As part of my “all-access pass” yesterday, I was able to speak with Matt Franco — though informally and briefly. He was constantly smiling and genuinely happy to be in Citi Field and connecting with the fans. Just about every fan mentioned “the hit” against Mariano Rivera that beat the Yankees in that Subway Series game on July 10, 1999 — and Matt seemed to get more of a kick out of rekindling the memory with each person mentioning it.
While Matt was discussing it with a fan, I mentioned to Kerel Cooper that I, too, remember it well because at the time I was surrounded by Yankees fans. Matt overheard me and said “that is awesome, man! I love it!” while bursting out a smile. He went on to describe the entire at-bat, admitting that he was as surprised as everyone else when the home plate umpire called the pitch previous to his winning hit a ball (those who remember know it appeared to be strike three). “It was Mariano, man,” Matt said, “and Mo ALWAYS gets that call. Who the heck am I? Matt Franco doesn’t get that call, but I did, though I’m not sure how,” he laughed, “and then I got the hit and we won.”
It’s strange, but for whatever reason, I remember that moment as vividly as I do the Mookie Wilson at-bat of Game Six in the ’86 World Series, and as vividly as I remember where I was the day Ronald Reagan was shot and 9/11. For me, the Franco hit came immediately after a golf outing with a bunch of my friends — all but my best friend Tim and me were Yankees fans — and we were all standing in the clubhouse in front of this big-screen TV, screaming at it with every pitch. My heart skipped a beat when Mo’s 0-2 pitch grazed the corner — then was called a ball. The Yankee fans booed and cursed. When Franco rapped the 1-2 pitch for a 2-run single to win the game, my friends the Yankee fans lost their minds and screamed “fix! it was fixed!”. At that point in my young life, it was one of my top-10 happiest moments.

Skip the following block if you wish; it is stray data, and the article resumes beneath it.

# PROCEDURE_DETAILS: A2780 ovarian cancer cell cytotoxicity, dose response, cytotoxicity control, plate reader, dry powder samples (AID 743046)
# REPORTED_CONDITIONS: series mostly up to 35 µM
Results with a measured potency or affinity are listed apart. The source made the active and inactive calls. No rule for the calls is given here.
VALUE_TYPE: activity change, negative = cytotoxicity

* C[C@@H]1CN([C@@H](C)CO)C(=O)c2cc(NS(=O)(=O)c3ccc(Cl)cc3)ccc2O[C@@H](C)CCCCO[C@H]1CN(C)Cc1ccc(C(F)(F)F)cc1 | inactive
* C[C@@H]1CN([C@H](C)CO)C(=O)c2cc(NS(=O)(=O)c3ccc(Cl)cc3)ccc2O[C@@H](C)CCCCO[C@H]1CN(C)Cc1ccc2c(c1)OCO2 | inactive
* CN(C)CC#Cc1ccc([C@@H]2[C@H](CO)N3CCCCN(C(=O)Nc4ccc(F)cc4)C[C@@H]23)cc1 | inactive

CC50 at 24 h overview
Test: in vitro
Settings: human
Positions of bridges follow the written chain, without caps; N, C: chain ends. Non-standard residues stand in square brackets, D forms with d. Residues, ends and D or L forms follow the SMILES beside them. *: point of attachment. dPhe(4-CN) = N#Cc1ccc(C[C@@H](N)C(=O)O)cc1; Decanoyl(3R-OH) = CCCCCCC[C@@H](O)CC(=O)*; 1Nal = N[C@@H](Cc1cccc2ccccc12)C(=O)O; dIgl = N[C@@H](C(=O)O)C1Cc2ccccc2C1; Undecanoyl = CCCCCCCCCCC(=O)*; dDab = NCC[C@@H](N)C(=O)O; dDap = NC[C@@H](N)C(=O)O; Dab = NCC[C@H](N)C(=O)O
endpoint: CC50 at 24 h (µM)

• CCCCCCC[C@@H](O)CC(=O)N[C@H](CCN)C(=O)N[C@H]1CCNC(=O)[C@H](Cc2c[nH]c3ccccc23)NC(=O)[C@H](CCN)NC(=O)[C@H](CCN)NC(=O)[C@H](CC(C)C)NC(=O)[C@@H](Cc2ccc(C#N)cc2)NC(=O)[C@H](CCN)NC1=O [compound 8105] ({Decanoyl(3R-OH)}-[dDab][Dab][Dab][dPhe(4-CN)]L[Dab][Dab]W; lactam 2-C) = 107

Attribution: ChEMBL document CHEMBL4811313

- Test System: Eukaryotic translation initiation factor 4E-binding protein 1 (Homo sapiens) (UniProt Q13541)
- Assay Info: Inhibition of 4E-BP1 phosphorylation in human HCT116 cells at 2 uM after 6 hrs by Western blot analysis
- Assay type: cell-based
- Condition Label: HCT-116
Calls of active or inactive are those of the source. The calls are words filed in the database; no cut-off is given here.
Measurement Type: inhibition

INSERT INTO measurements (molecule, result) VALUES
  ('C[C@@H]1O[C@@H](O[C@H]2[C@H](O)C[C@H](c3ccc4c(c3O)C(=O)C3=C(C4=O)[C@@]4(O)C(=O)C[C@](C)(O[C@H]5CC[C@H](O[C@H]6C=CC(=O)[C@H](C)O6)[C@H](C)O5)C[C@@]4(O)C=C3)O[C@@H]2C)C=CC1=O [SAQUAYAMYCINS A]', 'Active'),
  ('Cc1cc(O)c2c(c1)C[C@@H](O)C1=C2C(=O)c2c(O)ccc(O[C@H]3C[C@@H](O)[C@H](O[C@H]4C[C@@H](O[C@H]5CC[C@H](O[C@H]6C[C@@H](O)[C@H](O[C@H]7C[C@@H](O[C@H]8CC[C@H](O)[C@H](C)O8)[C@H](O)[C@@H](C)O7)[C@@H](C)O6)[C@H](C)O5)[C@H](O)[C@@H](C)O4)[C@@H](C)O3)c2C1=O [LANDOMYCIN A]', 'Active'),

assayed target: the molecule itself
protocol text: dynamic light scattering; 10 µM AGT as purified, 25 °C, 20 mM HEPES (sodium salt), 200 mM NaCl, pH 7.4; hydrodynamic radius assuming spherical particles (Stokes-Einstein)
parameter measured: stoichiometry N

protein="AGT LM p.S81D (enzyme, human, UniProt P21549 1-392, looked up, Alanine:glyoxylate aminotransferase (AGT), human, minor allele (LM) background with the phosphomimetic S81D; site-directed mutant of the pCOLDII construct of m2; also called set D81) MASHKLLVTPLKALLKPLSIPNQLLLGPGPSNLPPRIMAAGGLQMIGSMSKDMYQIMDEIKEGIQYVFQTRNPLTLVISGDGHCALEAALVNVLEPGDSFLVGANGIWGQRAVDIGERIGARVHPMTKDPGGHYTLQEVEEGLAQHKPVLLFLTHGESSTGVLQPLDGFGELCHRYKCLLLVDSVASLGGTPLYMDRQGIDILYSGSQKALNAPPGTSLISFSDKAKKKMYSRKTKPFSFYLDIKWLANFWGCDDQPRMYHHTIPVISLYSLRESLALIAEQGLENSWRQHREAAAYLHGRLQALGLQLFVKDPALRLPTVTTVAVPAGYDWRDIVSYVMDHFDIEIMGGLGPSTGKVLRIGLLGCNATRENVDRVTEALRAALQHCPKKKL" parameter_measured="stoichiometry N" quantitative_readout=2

About the Author
Joe Janish began MetsToday in 2005 to provide the unique perspective of a high-level player and coach -- he earned NCAA D-1 All-American honors as a catcher and coached several players who went on to play pro ball. As a result his posts often include mechanical evaluations, scout-like analysis, and opinions that go beyond the numbers. Follow Joe's baseball tips on Twitter at @onbaseball and at the On Baseball Google Plus page.